I have yet to find a study that compares a vegetarian diet to a diet of only meat. That would be an interesting study. Some people claim that you can’t be a vegan long term. Your body requires vitamin B. Many vegetarians are getting animal protein in the form of eggs and dairy and have discovered great health with just a small amount of animal protein. The question then arises is it the vegetables that are keeping them healthy or the small amount of animal protein.
As a college student taking statistics, I realized that you can create a study and a statistic to support any conclusion that you want to make. You simply have to eliminate certain factors or manipulate some variables. This can be done by including a subgroup of people or manipulating the time frame such that the results you don’t want to show up isn’t included. So, I would have to say that science is really inconclusive about this one. It is important to note that some of the food science or scientific fraud that was introduced to us in the form of the food pyramid is turning out to be more detrimental to our health than helpful. Following a diet high in refined carbohydrates does not lead you to better health.
Test it Out For Yourself
I’ve come full circle when it comes to my thoughts about eating meat. When I first wanted to heal from my autoimmune condition, I bought a juicer and a ton of vegetables. I ate raw vegan for months on end. I lost fifteen pounds and looked emaciated. My hair didn’t grow. I felt alright, but there was no improvement in my health. After I had a seizure, I gave up on that diet. I continued searching for different ways to heal from my autoimmune disease, alopecia universalis.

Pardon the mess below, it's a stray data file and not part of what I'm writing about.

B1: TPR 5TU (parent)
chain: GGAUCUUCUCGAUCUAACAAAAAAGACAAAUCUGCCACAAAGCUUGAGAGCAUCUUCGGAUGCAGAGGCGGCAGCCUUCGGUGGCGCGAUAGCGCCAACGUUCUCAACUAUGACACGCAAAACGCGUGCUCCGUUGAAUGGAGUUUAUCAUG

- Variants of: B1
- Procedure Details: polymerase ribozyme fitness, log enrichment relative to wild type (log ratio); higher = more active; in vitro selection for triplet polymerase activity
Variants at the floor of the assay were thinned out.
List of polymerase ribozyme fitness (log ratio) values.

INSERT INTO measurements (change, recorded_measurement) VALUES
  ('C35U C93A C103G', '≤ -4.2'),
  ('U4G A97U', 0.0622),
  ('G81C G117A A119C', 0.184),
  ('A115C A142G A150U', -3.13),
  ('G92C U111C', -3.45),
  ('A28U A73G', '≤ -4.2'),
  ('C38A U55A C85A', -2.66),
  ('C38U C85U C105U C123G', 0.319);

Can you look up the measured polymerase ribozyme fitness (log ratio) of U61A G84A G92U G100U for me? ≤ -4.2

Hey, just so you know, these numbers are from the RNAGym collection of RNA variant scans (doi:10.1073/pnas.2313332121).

My ketogenic experience was great. I really felt good on the ketogenic diet. I had what I felt was a moderate amount of protein from animals and plenty of low carbohydrate vegetables. My health stayed the same. I didn’t feel an incredible increase in energy or lose a ton of weight, as some people reported. It didn’t cure my epilepsy or alopecia. However, I did feel satiated most of the time. I had no cravings for food.
While I was online a few months ago, I discovered a carnivore diet. You simply eat meat and drink water. The Zero Carb group promotes this way of eating as healthier because you avoid the plant’s antinutrients. Even though I was avoiding gluten and processed sugars, my autoimmune condition was sticking around. So, a few weeks ago, I committed to zero carbohydrate. I’m now eating a ton of meat and not much else. I do still have a few berries for breakfast, but I plan to cut them out eventually. My skin feels amazing with the increase in fats and protein in my diet. I have tons of energy and my thinking seems to be a bit more clear.
Why should humans eat meat? It may seem cruel to eat other animals to some. However, it is the easiest way to obtain all the nutrients that sustain life. It is something that we have done throughout the ages to grow our brain. If you test it out, you may discover that you feel better eating meat!